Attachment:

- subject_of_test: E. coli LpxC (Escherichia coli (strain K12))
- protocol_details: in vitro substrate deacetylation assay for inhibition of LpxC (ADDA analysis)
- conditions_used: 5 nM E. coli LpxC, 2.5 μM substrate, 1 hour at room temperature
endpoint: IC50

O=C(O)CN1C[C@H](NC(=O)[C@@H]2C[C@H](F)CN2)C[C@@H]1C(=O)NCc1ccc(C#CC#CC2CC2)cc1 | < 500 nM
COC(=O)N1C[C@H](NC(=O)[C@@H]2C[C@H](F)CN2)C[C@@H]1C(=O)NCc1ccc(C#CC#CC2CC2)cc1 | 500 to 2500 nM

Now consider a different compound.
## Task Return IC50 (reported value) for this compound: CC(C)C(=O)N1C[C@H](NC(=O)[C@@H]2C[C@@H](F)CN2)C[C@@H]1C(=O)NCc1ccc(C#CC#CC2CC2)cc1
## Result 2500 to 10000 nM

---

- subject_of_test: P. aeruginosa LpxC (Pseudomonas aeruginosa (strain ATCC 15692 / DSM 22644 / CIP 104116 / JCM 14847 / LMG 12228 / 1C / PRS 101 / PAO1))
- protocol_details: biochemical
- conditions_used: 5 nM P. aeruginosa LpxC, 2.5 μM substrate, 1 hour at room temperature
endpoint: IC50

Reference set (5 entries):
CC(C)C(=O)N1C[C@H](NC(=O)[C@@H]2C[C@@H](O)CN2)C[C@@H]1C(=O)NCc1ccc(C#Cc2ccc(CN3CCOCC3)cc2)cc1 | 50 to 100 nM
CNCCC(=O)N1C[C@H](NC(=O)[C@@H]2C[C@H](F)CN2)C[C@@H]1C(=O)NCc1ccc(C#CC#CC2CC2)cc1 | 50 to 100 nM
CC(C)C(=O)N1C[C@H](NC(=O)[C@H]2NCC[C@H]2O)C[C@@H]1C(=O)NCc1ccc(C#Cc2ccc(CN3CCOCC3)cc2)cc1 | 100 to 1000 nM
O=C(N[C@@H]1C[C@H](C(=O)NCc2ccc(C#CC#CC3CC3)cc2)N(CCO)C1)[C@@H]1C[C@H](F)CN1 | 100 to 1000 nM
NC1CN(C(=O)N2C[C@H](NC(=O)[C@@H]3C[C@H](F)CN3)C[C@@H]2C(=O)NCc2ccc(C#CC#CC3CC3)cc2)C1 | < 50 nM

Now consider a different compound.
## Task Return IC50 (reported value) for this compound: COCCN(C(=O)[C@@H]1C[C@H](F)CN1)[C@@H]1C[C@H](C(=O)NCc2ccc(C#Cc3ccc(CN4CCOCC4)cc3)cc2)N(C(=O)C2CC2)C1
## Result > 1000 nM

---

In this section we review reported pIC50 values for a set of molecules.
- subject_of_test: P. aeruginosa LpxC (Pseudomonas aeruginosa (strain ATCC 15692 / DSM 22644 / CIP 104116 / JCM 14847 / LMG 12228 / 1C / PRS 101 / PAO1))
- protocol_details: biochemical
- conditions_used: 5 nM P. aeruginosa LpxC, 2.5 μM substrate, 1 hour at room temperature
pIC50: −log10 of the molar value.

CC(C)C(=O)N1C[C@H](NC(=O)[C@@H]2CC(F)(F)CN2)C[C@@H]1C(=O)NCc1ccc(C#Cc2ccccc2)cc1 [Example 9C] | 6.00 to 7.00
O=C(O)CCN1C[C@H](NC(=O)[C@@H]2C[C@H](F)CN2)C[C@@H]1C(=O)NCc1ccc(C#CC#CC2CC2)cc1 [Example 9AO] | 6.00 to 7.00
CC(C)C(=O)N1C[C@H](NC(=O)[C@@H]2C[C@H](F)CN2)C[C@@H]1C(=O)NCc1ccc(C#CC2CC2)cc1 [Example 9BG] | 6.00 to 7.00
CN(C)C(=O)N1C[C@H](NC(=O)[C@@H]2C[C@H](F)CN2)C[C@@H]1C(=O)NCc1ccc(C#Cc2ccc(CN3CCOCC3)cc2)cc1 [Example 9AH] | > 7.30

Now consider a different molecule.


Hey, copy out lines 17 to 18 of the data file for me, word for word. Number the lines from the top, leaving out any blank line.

CNCCC(=O)N1C[C@H](NC(=O)[C@@H]2C[C@H](F)CN2)C[C@@H]1C(=O)NCc1ccc(C#CC#CC2CC2)cc1 | 50 to 100 nM
CC(C)C(=O)N1C[C@H](NC(=O)[C@H]2NCC[C@H]2O)C[C@@H]1C(=O)NCc1ccc(C#Cc2ccc(CN3CCOCC3)cc2)cc1 | 100 to 1000 nM